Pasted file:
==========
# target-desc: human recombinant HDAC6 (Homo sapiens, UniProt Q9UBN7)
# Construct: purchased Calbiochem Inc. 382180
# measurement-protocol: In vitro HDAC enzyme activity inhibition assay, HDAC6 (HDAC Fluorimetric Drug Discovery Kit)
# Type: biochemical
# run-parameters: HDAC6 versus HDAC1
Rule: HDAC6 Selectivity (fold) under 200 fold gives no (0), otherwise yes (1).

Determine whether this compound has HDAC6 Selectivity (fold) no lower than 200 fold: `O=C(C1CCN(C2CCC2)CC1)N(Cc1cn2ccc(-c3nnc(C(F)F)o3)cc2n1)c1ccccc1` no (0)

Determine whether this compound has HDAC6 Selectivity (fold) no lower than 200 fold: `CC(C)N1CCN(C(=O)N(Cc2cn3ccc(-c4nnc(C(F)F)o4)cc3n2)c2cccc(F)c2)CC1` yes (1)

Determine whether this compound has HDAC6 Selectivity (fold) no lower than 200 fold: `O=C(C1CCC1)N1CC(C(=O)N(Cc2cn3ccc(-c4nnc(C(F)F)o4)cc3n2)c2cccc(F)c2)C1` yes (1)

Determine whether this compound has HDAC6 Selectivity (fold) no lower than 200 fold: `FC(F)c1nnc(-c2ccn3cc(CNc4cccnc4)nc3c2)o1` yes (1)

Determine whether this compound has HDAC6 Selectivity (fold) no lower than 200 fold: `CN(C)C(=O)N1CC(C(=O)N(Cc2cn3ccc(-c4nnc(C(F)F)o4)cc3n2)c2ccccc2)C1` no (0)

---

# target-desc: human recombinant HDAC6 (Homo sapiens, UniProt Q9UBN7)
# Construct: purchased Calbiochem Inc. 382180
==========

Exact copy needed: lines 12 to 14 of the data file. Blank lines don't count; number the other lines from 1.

---

# target-desc: human recombinant HDAC6 (Homo sapiens, UniProt Q9UBN7)
# Construct: purchased Calbiochem Inc. 382180